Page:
United Nations: UN High Commissioner for Human Rights Michelle Bachelet has denounced the US Supreme Court’s decision to overturn the landmark Roe v. Wade that established a constitutional right to abortion, saying that it was a huge blow to women’s human rights and gender equality.
“Access to safe, legal and effective abortion is firmly rooted in international human right law and is at the core of women and girls’ autonomy and ability to make their own choices about their bodies and lives, free of discrimination, violence and coercion,” Bachelet said in a statement late Friday night.
“This decision strips such autonomy from millions of women in the US, in particular those with low incomes and those belonging to racial and ethnic minorities, to the detriment of their fundamental rights,” she added.
According to the UN, more than 50 countries with previously restrictive laws have liberalized their abortion legislation over the past 25 years, reports Xinhua news agency.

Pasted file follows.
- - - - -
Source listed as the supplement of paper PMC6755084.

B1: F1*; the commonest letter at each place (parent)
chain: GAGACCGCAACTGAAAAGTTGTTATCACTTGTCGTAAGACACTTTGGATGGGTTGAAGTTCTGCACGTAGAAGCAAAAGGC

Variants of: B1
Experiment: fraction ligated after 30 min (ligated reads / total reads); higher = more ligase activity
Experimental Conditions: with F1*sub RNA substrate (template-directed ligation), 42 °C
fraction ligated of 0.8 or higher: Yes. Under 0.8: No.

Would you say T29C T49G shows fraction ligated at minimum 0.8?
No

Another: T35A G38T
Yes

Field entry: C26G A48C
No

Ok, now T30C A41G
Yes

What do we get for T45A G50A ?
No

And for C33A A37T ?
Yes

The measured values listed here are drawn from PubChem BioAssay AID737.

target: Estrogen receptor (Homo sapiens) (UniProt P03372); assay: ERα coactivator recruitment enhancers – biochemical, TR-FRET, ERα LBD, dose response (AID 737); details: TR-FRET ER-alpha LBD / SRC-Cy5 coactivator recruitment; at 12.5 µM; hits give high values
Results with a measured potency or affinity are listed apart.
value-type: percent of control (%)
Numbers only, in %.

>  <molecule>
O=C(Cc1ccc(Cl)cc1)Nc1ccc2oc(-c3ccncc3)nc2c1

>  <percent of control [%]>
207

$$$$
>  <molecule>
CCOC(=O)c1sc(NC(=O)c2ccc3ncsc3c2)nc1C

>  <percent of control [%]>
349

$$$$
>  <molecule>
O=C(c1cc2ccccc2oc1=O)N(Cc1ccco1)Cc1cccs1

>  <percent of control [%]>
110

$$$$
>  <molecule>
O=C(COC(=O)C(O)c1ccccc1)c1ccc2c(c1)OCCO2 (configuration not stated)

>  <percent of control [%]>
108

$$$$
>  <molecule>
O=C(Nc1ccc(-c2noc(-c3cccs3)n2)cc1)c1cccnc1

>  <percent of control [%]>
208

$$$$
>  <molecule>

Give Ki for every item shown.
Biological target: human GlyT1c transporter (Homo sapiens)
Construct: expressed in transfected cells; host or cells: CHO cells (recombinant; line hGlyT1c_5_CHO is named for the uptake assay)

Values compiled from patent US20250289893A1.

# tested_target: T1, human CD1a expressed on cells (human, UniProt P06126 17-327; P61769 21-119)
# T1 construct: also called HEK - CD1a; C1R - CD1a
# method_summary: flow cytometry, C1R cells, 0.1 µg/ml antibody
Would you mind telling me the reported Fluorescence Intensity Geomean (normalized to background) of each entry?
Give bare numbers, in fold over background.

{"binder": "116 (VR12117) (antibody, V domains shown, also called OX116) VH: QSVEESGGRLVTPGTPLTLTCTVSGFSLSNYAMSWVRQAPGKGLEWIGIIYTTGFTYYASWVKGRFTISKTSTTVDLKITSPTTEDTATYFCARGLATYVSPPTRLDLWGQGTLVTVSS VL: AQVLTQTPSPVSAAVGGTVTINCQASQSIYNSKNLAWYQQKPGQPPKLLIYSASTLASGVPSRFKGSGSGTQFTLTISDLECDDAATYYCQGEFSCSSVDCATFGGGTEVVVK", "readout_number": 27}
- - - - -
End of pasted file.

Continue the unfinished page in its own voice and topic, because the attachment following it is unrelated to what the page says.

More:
“With today’s ruling, the US is regrettably moving away from this progressive trend,” the UN rights chief stressed.
A group of UN human rights experts Friday also issued a joint statement, describing the decision as a shocking and dangerous rollback of human rights that will jeopardize women’s health and lives.
“What has happened in the United States today is a monumental setback for the rule of law and for gender equality,” the experts, including members of the UN Working Group on discrimination against women and girls and a number of UN Special Rapporteurs, said in the joint statement.
“The intimidation and stigma that will be faced by pregnant women and girls in need of safe abortion services and abortion providers will create a nightmare scenario for those dealing with the uncertainty and trauma of an unplanned pregnancy,” they stated.
Friday’s ruling came after the Supreme Court had considered an appeal case involving a Mississippi law banning all abortions over 15 weeks gestational age except in certain circumstances.
With the ruling, more than two dozen states in the US, primarily in the south and midwest, are expected to tighten abortion access.